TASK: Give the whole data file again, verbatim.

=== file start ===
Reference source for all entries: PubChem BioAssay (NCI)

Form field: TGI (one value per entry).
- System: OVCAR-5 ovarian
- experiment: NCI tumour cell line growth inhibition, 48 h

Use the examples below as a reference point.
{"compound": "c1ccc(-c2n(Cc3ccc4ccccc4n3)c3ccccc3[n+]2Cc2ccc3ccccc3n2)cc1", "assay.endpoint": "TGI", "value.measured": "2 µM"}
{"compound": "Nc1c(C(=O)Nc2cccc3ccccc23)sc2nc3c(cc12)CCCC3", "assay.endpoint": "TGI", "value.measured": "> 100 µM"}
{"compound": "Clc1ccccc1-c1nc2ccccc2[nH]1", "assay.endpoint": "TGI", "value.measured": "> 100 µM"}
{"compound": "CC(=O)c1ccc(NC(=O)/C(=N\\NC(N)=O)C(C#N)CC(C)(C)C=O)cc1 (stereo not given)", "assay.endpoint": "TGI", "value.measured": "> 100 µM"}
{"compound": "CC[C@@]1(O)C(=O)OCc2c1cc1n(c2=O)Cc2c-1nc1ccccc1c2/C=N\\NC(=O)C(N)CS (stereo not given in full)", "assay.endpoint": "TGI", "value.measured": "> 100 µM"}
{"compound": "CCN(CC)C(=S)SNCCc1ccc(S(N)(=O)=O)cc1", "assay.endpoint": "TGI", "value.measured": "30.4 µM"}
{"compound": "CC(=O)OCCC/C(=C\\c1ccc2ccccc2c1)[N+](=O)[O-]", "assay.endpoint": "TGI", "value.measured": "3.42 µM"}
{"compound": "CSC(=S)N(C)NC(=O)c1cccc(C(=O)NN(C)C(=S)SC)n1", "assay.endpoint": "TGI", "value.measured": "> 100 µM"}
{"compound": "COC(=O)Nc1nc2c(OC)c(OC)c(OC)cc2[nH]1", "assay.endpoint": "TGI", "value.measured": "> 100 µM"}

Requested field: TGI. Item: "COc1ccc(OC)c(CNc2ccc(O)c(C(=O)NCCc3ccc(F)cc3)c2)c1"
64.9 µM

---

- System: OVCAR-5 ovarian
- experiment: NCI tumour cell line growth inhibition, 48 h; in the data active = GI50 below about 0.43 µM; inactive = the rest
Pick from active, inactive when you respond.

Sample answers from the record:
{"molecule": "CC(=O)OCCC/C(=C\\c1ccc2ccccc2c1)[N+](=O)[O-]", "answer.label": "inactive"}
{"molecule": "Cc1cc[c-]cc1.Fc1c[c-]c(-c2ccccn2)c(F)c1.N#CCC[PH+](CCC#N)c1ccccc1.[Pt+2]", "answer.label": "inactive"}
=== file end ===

Reference source for all entries: PubChem BioAssay (NCI)

Form field: TGI (one value per entry).
- System: OVCAR-5 ovarian
- experiment: NCI tumour cell line growth inhibition, 48 h

Use the examples below as a reference point.
{"compound": "c1ccc(-c2n(Cc3ccc4ccccc4n3)c3ccccc3[n+]2Cc2ccc3ccccc3n2)cc1", "assay.endpoint": "TGI", "value.measured": "2 µM"}
{"compound": "Nc1c(C(=O)Nc2cccc3ccccc23)sc2nc3c(cc12)CCCC3", "assay.endpoint": "TGI", "value.measured": "> 100 µM"}
{"compound": "Clc1ccccc1-c1nc2ccccc2[nH]1", "assay.endpoint": "TGI", "value.measured": "> 100 µM"}
{"compound": "CC(=O)c1ccc(NC(=O)/C(=N\\NC(N)=O)C(C#N)CC(C)(C)C=O)cc1 (stereo not given)", "assay.endpoint": "TGI", "value.measured": "> 100 µM"}
{"compound": "CC[C@@]1(O)C(=O)OCc2c1cc1n(c2=O)Cc2c-1nc1ccccc1c2/C=N\\NC(=O)C(N)CS (stereo not given in full)", "assay.endpoint": "TGI", "value.measured": "> 100 µM"}
{"compound": "CCN(CC)C(=S)SNCCc1ccc(S(N)(=O)=O)cc1", "assay.endpoint": "TGI", "value.measured": "30.4 µM"}
{"compound": "CC(=O)OCCC/C(=C\\c1ccc2ccccc2c1)[N+](=O)[O-]", "assay.endpoint": "TGI", "value.measured": "3.42 µM"}
{"compound": "CSC(=S)N(C)NC(=O)c1cccc(C(=O)NN(C)C(=S)SC)n1", "assay.endpoint": "TGI", "value.measured": "> 100 µM"}
{"compound": "COC(=O)Nc1nc2c(OC)c(OC)c(OC)cc2[nH]1", "assay.endpoint": "TGI", "value.measured": "> 100 µM"}

Requested field: TGI. Item: "COc1ccc(OC)c(CNc2ccc(O)c(C(=O)NCCc3ccc(F)cc3)c2)c1"
64.9 µM

---

- System: OVCAR-5 ovarian
- experiment: NCI tumour cell line growth inhibition, 48 h; in the data active = GI50 below about 0.43 µM; inactive = the rest
Pick from active, inactive when you respond.

Sample answers from the record:
{"molecule": "CC(=O)OCCC/C(=C\\c1ccc2ccccc2c1)[N+](=O)[O-]", "answer.label": "inactive"}
{"molecule": "Cc1cc[c-]cc1.Fc1c[c-]c(-c2ccccn2)c(F)c1.N#CCC[PH+](CCC#N)c1ccccc1.[Pt+2]", "answer.label": "inactive"}